New Monograph Examines Premodern Women, Ethical Agency
Professor Holly Crocker’s new book, The Matter of Virtue: Women’s Ethical Action from Chaucer to Shakespeare (University of Pennsylvania Press), argues that a new idea of what it means to be human—a conception of humanity that includes vulnerability, endurance, and openness to others—emerges when we consider virtue in relation to modes of ethical action available to premodern women. While a misogynistic tradition of virtue ethics, from antiquity to the early modern period, largely cast a skeptical or dismissive eye on women, Crocker seeks to explore what happened when poets thought about the material body not as a tool of an empowered agent whose cultural supremacy was guaranteed by prevailing social structures but rather as something fragile and open, subject but also connected to others.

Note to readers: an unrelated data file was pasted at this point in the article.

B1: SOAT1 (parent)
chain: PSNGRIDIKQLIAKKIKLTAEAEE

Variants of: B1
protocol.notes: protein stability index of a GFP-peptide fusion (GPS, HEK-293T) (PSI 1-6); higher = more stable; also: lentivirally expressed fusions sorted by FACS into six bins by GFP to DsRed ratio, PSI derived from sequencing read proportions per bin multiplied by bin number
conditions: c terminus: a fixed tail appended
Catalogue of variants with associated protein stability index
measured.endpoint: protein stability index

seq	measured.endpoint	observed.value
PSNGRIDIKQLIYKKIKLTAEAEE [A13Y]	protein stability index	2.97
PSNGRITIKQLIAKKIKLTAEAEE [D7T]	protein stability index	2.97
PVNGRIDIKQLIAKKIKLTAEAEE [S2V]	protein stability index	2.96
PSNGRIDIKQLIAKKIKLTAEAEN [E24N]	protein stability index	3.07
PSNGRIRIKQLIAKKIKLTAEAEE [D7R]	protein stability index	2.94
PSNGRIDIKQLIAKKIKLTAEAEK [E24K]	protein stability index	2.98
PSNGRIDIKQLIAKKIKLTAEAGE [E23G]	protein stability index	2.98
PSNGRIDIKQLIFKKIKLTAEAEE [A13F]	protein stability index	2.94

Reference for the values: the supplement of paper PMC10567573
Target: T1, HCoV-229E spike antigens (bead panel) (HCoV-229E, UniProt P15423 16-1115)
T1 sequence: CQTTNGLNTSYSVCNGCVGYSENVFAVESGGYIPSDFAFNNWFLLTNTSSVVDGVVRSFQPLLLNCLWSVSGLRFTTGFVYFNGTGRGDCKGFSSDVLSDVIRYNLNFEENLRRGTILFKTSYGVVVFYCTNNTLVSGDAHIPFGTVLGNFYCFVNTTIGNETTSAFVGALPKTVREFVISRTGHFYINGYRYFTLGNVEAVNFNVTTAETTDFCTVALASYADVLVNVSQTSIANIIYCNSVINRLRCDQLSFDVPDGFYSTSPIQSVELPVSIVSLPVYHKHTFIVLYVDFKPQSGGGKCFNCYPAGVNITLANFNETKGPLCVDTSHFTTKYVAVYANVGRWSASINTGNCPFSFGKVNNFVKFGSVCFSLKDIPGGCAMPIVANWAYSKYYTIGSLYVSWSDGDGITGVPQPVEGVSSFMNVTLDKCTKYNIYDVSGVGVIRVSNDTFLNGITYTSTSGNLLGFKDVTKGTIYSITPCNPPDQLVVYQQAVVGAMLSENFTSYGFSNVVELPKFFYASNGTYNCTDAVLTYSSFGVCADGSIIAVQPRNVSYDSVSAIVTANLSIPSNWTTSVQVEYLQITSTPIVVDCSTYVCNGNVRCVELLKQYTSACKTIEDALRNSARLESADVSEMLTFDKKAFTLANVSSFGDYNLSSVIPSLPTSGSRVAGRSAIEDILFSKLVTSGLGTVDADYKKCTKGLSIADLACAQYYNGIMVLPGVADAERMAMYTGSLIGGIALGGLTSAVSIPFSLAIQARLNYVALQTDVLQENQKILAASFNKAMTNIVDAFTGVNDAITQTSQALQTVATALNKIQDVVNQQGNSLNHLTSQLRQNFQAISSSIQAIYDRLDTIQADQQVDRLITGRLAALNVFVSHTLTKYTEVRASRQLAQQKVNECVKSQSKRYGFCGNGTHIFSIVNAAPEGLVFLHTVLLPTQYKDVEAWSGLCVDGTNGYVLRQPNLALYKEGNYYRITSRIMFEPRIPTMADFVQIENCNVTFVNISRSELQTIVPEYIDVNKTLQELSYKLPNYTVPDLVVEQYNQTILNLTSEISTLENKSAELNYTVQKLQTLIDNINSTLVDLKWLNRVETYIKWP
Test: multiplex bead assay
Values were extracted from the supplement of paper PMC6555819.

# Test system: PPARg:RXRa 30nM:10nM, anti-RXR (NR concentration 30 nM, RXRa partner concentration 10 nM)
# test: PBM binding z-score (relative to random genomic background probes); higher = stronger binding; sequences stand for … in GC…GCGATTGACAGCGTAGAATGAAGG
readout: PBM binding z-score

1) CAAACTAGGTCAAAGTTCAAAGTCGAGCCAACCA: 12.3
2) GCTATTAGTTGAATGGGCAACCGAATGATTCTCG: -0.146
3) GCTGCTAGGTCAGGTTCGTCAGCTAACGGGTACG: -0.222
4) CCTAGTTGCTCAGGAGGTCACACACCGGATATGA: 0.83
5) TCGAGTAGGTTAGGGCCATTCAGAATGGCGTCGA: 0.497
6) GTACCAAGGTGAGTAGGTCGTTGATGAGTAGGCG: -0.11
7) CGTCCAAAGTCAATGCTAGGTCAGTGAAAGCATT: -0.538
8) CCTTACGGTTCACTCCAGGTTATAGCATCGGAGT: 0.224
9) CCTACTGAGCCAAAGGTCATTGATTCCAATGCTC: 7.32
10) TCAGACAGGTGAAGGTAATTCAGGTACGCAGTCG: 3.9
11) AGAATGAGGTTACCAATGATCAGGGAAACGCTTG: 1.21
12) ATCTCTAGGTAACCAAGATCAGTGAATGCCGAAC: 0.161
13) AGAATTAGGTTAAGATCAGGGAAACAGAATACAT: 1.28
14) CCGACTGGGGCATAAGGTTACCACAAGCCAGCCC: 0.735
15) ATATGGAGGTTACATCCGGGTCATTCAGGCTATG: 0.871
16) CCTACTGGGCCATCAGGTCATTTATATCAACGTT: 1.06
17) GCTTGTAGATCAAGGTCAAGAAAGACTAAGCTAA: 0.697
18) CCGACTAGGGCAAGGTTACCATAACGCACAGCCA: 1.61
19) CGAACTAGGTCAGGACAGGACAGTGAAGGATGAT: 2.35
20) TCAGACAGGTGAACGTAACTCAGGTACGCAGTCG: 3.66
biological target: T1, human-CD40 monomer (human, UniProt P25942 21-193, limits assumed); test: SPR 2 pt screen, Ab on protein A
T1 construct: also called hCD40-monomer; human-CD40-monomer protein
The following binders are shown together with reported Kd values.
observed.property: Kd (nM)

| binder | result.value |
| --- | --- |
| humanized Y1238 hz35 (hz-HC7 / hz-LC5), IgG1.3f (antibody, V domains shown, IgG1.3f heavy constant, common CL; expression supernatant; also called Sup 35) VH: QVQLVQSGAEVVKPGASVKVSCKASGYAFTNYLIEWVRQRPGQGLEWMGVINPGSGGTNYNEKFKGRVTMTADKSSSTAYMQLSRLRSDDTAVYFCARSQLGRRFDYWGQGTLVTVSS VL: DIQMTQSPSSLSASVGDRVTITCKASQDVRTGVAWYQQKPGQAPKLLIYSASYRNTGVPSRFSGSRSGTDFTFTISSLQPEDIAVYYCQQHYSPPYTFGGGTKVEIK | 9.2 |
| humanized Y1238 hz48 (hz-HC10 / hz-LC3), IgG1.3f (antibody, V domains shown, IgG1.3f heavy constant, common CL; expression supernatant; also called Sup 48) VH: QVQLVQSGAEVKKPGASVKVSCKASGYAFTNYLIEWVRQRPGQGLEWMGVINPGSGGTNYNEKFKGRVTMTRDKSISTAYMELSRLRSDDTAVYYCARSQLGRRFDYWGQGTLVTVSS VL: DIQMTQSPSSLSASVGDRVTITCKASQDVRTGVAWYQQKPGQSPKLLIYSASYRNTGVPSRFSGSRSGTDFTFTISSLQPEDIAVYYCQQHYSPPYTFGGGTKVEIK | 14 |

After an introduction that analyzes Hamlet to establish a premodern tradition of material virtue, Part I investigates how retellings of the demise of Criseyde in Chaucer, Lydgate, Henryson, Tudor short verse, and Shakespeare structure a poetic debate over the potential for women’s ethical action in a world dominated by masculine violence. Part II turns to narratives of female sanctity and feminine perfection, including stories by Chaucer, Bokenham, Capgrave, Lodge, and Spenser, to investigate grace, beauty, and intelligence as sources of women’s ethical action. In Part III, Crocker examines a tension between women’s virtues and household structures, paying particular attention to English Griselda- and shrew-literatures, including Shakespeare’s Taming of the Shrew. Crocker concludes by looking at Chaucer’s Legend of Good Women to consider alternative forms of virtuous behavior for women as well as men.